The bold trickster Sacha Baron Cohen just decided to go after Facebook and Twitter. They have, he says, been letting Holocaust deniers run rampant over the internet. Facebook has apparently been more interested in going after liberal publications and Twitter just started putting notices of Donald Trump’s lying tweets.
In his new Time magazine guest column, Baron Cohen called out the two social media platforms. He announced that he has a Borat sequel. He calls it an evolving discussion regarding Mark Zuckerberg’s sudden ban on Holocaust-denying messages. Twitter followed suit shortly after.
The new movie Borat 2 is an edgy satire about anti-Semitism premiering on Amazon October 23.
Baron Cohen went after the two platforms for giving Holocaust deniers “a free page to spew anti-Semitic lies,” then claiming the messages fell under the First Amendment’s free speech protection.
Anti-Defamation League CEO Jonathan Greenblatt said that Baron Cohen’s “relentless efforts to shine a light on the practice,” was critical to keeping the pressure up on social media outlets. This was especially true, since the 2020 elections have brought the two platforms under greater observation than ever.
‘We closely track anti-Semitic incidents and law year saw the highest totals we’ve seen in the four decades we’ve been doing this work. ‘I wish they had done this ban sooner, but I’m glad they have, and we will follow up to make sure they keep their word. Sacha’s evangelism and his follow through — I’m certain it was helpful. It kept the issue in the public eye.’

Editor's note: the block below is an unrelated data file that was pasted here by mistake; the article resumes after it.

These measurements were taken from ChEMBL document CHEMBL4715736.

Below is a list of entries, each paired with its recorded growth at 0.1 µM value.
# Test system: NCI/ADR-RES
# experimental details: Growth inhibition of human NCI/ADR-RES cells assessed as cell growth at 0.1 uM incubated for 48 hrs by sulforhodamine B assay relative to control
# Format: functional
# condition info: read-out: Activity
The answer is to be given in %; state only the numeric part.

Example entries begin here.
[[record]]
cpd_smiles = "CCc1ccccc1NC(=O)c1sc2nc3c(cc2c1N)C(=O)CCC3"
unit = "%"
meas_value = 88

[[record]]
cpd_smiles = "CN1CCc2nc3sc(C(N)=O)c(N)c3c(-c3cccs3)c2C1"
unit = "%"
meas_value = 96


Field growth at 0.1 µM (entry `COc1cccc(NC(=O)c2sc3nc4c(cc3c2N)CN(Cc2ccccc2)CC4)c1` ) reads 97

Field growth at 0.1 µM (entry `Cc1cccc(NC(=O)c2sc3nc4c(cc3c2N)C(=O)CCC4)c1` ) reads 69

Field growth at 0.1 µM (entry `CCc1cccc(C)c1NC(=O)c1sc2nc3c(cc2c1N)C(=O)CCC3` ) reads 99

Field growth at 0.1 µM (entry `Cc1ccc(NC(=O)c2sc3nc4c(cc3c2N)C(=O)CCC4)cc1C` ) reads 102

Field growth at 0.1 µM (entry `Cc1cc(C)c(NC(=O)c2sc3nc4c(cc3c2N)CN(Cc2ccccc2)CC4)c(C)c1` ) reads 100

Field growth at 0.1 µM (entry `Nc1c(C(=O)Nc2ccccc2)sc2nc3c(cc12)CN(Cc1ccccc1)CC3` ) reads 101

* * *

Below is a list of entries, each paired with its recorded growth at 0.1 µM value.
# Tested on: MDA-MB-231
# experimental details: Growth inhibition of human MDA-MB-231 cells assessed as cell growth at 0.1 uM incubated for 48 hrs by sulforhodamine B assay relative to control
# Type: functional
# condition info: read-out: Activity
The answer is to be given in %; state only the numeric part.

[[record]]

In Georgia, a lawsuit was filed by Holocaust survivor Judith Dim Evans’s estate. She appears in the movie giving first-hand accounts of the atrocities against Jews. Members of her family died in the camps.
This lawsuit claimed that she did not realize she was appearing in a satire and Baron-Cohen used her to “mock the Holocaust and Jewish culture.”
The filmmakers suggested that viewers might change their mind after they see the movie. They said they included Dim Evans to create the exact opposite result. They also told her about the satire after it was filmed and included footage of that conversation, according to The Deadline’s exclusive:
‘Baron Cohen dedicates the movie to Evans, who died after filming. I’m told that he for the first time while making one of his movies — where most everyone but him is an unwitting participant — out of respect he had someone tell Evans and the friend who shares the scene with her that Baron Cohen himself is Jewish and playing an ignorant character as a means of Holocaust education, by featuring a Holocaust survivor who ends up challenging the anti-Semite by charmingly telling her own story.
The journalist continued, saying that the filmmakers set up a website in her honor:
‘The filmmakers separately helped other family members of Dim Evans to create a website in her honor, and I’ve heard that Baron Cohen and Amazon Prime created a way through its X-Ray bonus content for viewers of the film to hear Evans tell the story of what happened to her family during WWII.’
Baron-Cohen has scheduled appearances beginning late this week to go after Facebook and Twitter. Whether or not the two platforms’ Holocaust-denying ban is coincidental or not, you decide.
Featured image is a screenshot via YouTube.
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